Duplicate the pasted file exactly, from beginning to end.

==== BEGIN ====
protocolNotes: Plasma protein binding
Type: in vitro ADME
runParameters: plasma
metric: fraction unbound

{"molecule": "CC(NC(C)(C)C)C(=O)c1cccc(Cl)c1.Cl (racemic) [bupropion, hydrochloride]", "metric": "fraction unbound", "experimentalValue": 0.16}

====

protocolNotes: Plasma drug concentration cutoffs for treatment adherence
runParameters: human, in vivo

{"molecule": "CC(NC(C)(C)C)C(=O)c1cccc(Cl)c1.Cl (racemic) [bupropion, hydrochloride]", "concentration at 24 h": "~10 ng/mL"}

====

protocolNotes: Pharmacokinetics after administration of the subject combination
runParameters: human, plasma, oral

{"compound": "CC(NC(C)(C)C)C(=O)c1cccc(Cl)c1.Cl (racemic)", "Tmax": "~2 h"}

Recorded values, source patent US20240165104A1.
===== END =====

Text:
protocolNotes: Plasma protein binding
Type: in vitro ADME
runParameters: plasma
metric: fraction unbound

{"molecule": "CC(NC(C)(C)C)C(=O)c1cccc(Cl)c1.Cl (racemic) [bupropion, hydrochloride]", "metric": "fraction unbound", "experimentalValue": 0.16}

====

protocolNotes: Plasma drug concentration cutoffs for treatment adherence
runParameters: human, in vivo

{"molecule": "CC(NC(C)(C)C)C(=O)c1cccc(Cl)c1.Cl (racemic) [bupropion, hydrochloride]", "concentration at 24 h": "~10 ng/mL"}

====

protocolNotes: Pharmacokinetics after administration of the subject combination
runParameters: human, plasma, oral

{"compound": "CC(NC(C)(C)C)C(=O)c1cccc(Cl)c1.Cl (racemic)", "Tmax": "~2 h"}

Recorded values, source patent US20240165104A1.